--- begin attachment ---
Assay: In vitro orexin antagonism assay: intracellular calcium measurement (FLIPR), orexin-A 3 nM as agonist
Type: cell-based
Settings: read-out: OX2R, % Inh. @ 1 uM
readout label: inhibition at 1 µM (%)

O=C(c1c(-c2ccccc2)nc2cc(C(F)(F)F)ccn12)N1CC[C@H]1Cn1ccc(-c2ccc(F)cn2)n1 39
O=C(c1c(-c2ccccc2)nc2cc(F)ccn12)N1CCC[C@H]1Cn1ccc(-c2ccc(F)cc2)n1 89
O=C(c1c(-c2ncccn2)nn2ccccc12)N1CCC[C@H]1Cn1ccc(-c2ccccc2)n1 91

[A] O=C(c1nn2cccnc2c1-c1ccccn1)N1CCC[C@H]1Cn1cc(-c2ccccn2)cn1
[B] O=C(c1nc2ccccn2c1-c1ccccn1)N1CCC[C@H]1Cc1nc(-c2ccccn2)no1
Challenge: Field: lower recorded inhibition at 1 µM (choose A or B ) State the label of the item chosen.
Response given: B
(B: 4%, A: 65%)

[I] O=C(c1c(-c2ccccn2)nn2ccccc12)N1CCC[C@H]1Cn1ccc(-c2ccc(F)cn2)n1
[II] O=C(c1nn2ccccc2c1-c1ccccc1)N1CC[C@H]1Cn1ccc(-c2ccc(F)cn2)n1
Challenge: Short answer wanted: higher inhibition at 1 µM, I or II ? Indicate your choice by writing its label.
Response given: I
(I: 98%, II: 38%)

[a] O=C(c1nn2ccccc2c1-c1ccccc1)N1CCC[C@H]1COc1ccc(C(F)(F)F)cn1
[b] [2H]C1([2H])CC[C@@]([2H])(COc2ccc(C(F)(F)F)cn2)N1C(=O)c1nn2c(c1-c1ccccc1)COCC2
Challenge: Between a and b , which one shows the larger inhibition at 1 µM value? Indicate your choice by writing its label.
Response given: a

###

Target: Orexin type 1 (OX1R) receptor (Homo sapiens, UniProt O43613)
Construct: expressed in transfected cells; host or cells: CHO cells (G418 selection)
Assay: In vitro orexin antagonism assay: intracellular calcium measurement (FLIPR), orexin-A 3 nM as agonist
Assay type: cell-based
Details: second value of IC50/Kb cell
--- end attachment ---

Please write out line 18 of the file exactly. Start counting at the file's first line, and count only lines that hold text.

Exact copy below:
[a] O=C(c1nn2ccccc2c1-c1ccccc1)N1CCC[C@H]1COc1ccc(C(F)(F)F)cn1